Lack of training in substance misuse criticised

Delegates at the Baaf Adoption and Fostering conference heard
this week that it was a “shocking oversight” that the
new social work degree did not include compulsory training about
substance misuse, writes Amy Taylor.

Donald Forrester, lecturer in social work, Goldsmith’s
College, University of London, said that training in substance
misuse for all child care social workers needed to be a priority
due to the large number of parents with drug and alcohol

The second stage of research produced by Forrester looking at
all parental substance misuse cases dealt with by social services
in four London local authorities found that most of the social
workers covered said they had had relatively little substance
misuse training on their courses and hardly any since

Forrester also asked delegates to treat alcohol misuse by
parents at least as seriously as drug misuse. The first stage of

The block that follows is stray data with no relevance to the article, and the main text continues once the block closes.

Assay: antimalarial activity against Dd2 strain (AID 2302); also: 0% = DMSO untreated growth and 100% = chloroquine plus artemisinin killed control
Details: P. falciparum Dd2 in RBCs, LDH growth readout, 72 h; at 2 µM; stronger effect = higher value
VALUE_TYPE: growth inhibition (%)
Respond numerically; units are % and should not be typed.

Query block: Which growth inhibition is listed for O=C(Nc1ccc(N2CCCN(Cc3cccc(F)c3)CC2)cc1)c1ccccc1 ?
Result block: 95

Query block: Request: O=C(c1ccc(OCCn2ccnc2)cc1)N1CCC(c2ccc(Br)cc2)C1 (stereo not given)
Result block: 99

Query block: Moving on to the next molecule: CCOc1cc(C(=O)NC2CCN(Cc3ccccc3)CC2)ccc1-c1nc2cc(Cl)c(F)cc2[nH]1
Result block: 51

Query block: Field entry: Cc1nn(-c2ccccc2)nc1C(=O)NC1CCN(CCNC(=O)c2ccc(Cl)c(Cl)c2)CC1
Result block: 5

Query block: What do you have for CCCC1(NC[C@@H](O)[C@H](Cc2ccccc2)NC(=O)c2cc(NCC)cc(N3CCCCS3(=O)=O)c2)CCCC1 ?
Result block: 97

the research, both stages of which were funded by the Nuffield
Foundation, found that although parents’ alcohol misuse
caused the most harm to children social services acted much more
urgently if drugs were involved.

The second stage of the study looked at the situation two years
after cases had been referred to social services. It found that 54
per cent of children involved no longer lived with their

The second stage of the research, which was also carried out by
Judith Harwin, professor of social work, director of
Interdisciplinary Child Focused Research Centre, Brunel University,
is not yet published.


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